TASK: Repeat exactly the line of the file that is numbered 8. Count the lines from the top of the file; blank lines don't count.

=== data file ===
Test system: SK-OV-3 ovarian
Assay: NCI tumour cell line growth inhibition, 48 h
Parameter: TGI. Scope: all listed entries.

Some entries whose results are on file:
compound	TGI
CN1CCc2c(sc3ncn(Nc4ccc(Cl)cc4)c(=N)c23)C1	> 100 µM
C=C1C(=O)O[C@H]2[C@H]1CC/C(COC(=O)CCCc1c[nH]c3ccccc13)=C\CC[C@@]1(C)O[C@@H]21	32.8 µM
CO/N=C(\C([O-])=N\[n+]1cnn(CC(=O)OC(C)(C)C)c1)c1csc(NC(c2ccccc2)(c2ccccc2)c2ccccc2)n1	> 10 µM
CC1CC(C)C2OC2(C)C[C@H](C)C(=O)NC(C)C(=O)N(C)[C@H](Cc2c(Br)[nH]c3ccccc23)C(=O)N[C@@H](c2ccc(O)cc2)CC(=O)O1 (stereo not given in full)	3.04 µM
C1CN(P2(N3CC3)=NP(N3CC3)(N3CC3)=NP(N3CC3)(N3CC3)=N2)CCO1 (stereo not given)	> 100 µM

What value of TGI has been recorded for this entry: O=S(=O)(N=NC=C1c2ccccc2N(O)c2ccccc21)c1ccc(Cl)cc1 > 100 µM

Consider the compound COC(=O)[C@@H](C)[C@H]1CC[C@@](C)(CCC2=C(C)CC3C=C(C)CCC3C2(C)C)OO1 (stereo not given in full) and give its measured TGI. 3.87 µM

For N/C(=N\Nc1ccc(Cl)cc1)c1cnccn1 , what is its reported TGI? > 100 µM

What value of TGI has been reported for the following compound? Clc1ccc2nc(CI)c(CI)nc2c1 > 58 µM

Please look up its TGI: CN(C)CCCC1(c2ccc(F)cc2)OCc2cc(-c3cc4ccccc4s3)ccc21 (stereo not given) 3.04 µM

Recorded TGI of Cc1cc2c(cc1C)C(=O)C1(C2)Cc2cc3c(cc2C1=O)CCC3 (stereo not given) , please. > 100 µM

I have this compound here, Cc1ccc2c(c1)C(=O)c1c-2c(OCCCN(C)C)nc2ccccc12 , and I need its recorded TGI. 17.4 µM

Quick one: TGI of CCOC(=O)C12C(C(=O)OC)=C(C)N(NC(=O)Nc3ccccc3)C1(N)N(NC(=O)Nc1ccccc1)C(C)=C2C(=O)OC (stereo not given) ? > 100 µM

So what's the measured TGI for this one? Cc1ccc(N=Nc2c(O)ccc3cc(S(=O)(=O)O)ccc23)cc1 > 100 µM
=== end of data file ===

CO/N=C(\C([O-])=N\[n+]1cnn(CC(=O)OC(C)(C)C)c1)c1csc(NC(c2ccccc2)(c2ccccc2)c2ccccc2)n1	> 10 µM